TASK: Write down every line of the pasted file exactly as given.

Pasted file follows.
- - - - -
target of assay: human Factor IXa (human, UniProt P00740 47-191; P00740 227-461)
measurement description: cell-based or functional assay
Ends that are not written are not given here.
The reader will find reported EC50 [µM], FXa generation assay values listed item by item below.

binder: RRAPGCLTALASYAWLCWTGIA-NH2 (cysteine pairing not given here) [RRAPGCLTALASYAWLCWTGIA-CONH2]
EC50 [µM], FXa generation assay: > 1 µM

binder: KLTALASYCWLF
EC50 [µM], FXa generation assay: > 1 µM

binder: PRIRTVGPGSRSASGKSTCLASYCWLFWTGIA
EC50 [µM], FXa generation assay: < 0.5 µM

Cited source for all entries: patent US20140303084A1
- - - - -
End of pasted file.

target of assay: human Factor IXa (human, UniProt P00740 47-191; P00740 227-461)
measurement description: cell-based or functional assay
Ends that are not written are not given here.
The reader will find reported EC50 [µM], FXa generation assay values listed item by item below.

binder: RRAPGCLTALASYAWLCWTGIA-NH2 (cysteine pairing not given here) [RRAPGCLTALASYAWLCWTGIA-CONH2]
EC50 [µM], FXa generation assay: > 1 µM

binder: KLTALASYCWLF
EC50 [µM], FXa generation assay: > 1 µM

binder: PRIRTVGPGSRSASGKSTCLASYCWLFWTGIA
EC50 [µM], FXa generation assay: < 0.5 µM

Cited source for all entries: patent US20140303084A1